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Law enforcement situations get edgy
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Even in cozy Warren County, tension can be high and gunfire can erupt when law enforcement officers are doing their job.
Our own sheriff was shot in the line of duty back in the days when he was a city police officer.
A deputy was injured last year during a high-speed chase when his vehicle was rammed and it rolled several times.
And our chief of police said he was probably assaulted, by the legal definition of the term, every day he worked as a city patrolman.
“I was a patrolman for 17 years and I can safely say there wasn’t a day that went by without being assaulted, in the pure technical definition of assault, while I was on the job,” said Bryan Denton, McMinnville’s chief of police.
In addition to being shot in the arm, Sheriff Jackie Matheny said shots were fired at him on two other occasions, but missed.
“The night after I returned to duty after being shot, I mean the very next night, I pulled over a lady and she reached for a 32-caliber in her glove compartment,” said Matheny in illustrating the dangers of being a law enforcement officer.
Those dangers have reached a boiling point after two African American men were shot and killed last week in Baton Rouge, La., and St. Paul, Minn.
Those two cases of police violence against citizens were followed by a sniper in Dallas killing five police officers and wounding nine others before he was killed by a police bomb.
In Warren County last week, law enforcement officers chased a suspect through two counties in a large box truck before finally getting him to pull over. When the man exited his truck, he came out ready to swing with a baseball bat and was tased.
Despite these violent situations, Matheny said community relations between officers and citizens are, for the most part, strong in Warren County. If not, he says there are usually underlying causes.
“Most of the time they are intoxicated, high, or have some kind of mental disorder,” Matheny said regarding those who resist arrest or threaten police officers. “Sometimes it’s just that they don’t want to go to jail.”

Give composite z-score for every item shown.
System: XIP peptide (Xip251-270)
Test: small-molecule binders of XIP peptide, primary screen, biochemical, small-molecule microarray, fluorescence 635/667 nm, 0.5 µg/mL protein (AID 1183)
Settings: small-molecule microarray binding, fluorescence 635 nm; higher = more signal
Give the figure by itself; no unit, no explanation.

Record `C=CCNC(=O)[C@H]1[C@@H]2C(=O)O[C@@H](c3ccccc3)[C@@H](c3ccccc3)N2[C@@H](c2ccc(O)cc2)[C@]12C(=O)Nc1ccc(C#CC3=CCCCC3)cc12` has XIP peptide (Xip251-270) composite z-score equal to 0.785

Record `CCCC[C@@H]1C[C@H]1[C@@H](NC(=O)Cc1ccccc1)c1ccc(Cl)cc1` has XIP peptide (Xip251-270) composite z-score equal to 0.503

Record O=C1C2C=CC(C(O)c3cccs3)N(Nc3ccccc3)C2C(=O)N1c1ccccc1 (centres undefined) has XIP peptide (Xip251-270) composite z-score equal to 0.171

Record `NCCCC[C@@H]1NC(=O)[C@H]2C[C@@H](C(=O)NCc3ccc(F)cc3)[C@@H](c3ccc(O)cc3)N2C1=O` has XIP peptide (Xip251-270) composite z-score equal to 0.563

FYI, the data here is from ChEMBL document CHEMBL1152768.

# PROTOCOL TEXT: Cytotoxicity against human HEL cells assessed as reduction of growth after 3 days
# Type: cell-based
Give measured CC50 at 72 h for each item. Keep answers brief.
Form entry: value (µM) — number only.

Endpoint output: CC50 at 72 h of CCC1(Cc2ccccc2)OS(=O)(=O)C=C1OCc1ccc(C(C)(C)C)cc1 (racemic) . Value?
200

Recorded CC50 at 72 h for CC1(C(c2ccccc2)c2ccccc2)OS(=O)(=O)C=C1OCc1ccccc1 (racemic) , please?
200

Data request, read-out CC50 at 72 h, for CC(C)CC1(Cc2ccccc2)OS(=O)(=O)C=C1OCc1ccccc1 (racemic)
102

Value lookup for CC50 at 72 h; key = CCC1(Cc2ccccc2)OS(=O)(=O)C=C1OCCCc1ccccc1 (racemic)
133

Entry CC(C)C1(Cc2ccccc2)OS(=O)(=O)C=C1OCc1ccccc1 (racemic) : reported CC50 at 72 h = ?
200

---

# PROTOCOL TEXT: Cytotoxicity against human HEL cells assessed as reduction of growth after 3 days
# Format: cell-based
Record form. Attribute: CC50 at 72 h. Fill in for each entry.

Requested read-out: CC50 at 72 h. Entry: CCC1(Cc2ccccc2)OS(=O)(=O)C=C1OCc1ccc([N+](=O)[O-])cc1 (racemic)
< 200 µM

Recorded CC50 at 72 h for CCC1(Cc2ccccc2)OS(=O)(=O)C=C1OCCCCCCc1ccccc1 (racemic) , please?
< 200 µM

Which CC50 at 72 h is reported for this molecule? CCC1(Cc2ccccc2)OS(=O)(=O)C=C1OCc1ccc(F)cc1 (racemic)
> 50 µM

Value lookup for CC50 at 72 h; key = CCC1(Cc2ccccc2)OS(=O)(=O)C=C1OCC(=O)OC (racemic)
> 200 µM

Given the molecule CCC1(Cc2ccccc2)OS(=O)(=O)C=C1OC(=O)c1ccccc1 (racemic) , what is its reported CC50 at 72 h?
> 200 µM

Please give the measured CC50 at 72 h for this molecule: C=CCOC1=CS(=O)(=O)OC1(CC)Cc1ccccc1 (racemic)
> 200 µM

Matheny said he’s seen a number of local situations resolve themselves over the years without injury, even though officers would have been well within their rights to use deadly force.
“I’ve seen officers exercise extreme restraint over the years in situations that could have turned deadly,” Matheny said.
Denton said the use of tasers and other non-lethal tools have helped lawmen avoid using deadly force.
“We are better equipped technologically today,” Denton said. “Sometimes you can just mention using your taser and things will calm down.”
Denton said McMinnville police have not had to use deadly force for about two decades, the last time being the shooting of a man who had fired on police after barricading himself in a garage behind his home.
However, police officers have been injured since that time, with most of the work-related injuries coming in fights while trying to subdue suspects. Two officers were stabbed while trying to take a mentally disturbed man into custody about 15 years ago, Denton recalled.
Denton agreed with Matheny on relationships here between the public and law enforcement.
“We really work at it,” Denton said of public and race relations. “We are really fortunate here.”
Denton said any reports of overuse of police force are taken seriously by the department which has an internal affairs division to investigate such claims. There have been disciplinary actions taken in the past against officers, but Denton said such occurrences, as well as public complaints, are very rare.